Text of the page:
Frequently Asked Questions

I have observed three response patterns after ovarian PRP injections are administered.

One pattern is the return of both menstruation and hormonal function. In this case, I believe that platelet derived growth factors have caused local stem cells to morph into both new egg cells and estrogen producing granulosa cells. Ovulation was restored along with the return of normal hormonal production that accompanies ovulation.

The second response pattern is the return of hormonal production, but without ovulation and menstruation. In this case, only granulosa cells which are capable of producing estrogen and testosterone were formed, but no new egg cells were created.These women regained their natural hormonal balance, with regression of their menopausal symptoms and, in some cases, restoration of sexual drive.

The third group experienced neither return of menstruation, nor improvement in menopausal symptoms. In these cases I believe that there were no viable stem cells in the area of PRP injection, so there was no response after treatment.

Unfortunately, it not possible to document the existence of stem cells in a patient’s ovaries prior to PRP injection, so we cannot predict which women will not respond to treatment.

In my opinion, if the woman’s Fallopian tubes are open and her partner’s sperm count is adequate, there is really no need to do IVF. If the ovarian rejuvenation procedure has had a positive effect on egg production and quality, and if the sperm and egg can physically meet in the woman’s body, the process of conception will occur naturally. IVF is indicated only in cases of tubal blockage or poor quality semen, in which interaction of egg and sperm is impossible. I believe that natural conception, if it is possible, is superior to conception in the IVF laboratory because the biological conditions found in nature cannot be duplicated exactly in a laboratory.

I do not recommend following AMH levels, because the level of AMH is not a valid predictor of a woman’s ability to conceive. AMH is an indirect indicator of the number of eggs in the ovaries. It is not an indicator of egg quality, which is ultimately the most important factor in achieving pregnancy.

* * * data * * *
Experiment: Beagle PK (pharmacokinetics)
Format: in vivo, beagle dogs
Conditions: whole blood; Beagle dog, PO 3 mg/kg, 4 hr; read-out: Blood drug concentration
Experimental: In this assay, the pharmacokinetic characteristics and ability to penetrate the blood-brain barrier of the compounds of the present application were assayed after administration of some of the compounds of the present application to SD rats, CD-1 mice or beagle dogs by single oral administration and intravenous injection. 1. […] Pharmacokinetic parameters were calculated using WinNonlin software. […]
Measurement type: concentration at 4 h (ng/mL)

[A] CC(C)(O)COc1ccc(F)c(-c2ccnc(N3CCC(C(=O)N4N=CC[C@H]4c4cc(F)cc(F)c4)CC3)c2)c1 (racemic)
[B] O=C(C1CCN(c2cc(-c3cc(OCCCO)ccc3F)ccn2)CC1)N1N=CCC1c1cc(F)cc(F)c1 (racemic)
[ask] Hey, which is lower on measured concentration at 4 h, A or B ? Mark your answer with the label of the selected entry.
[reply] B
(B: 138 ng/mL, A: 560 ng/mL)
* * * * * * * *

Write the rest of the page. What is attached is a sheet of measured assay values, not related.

Some interesting and unexpected data came from a recent study published in J.A.M.A. in 2017. Over 700 women, aged 30 to 44 years, without a history of infertility, and who had been trying to conceive for 3 months or less, were studied. The data collected showed that women with low AMH levels, indicating low ovarian egg reserve, did not have a reduction in their rates of conception when compared to a similar group of women who had a greater supply of eggs in their ovaries, as indicated by higher AMH levels. In this study, the pregnancy rates of both groups were the same, 62% vs 65% at 6 months and 70% vs 78% at 12 months. It is important to note that most of the conceptions occurred within the initial 6 cycles of unprotected intercourse.

Another recent study by a group of Danish investigators produced similar results as the J.A.M.A. paper and further observed that the time to pregnancy was actually shorter in the low AMH group. Of further significance is that natural conception was observed in women with a wide range of AMH-levels, including women with undetectable serum-AMH levels.

The observations and conclusions published by these researchers are in agreement with my clinical experience. I believe that AMH and FSH are not universally reliable predictors of conception and cannot be used as such, as they are today. I have had patients under the age of 34 in premature ovarian failure, with barely detectable AMH levels and high FSH levels, conceive spontaneously. I have also seen one patient who has never had detectable AMH levels, yet conceived twice naturally. Cases such as these, in which pregnancy occurs under scientifically impossible conditions, indicates that our understanding of the process of conception is incomplete.

We do know that egg quality is related to age, but the truth is that we really do not know why the biologic “quality” of one egg, when fertilized, enables it to become a viable pregnancy, while another egg will fertilize but will not result in a healthy conception. One possibility is that growth factors may in some way revitalize existing eggs and improve “egg quality” in such a way that allows conception to occur. In one of our cases of conception, the woman was 44 years old and had a high egg reserve for her age, yet she was unable to conceive despite years of treatment including multiple IVF attempts. She then conceived spontaneously 5 months after the rejuvenation procedure. We really do not know whether PRP injections cause stem cell transformation into new functional cells or whether it reactivates dormant cells to regain their original biologic function. The effect of intraovarian PRP injections on embryo quality should be studied to see if it improves the rate of conception in younger women who fail to conceive with IVF because they produce poor quality embryos or genetically healthy embryos which do not implant.

Prior to the actual onset of menopause, when FSH levels become permanently fixed at a high levels, periodic elevations of FSH are seen in the premenopause.

In my experience elevated FSH levels can act like a fertility drug and stimulate the production of viable eggs, even when there are a small number of eggs remaining in the ovaries. The high FSH levels can stimulate multiple egg follicles and explains the higher than expected rate of fraternal twins found in 40ish women who conceive naturally.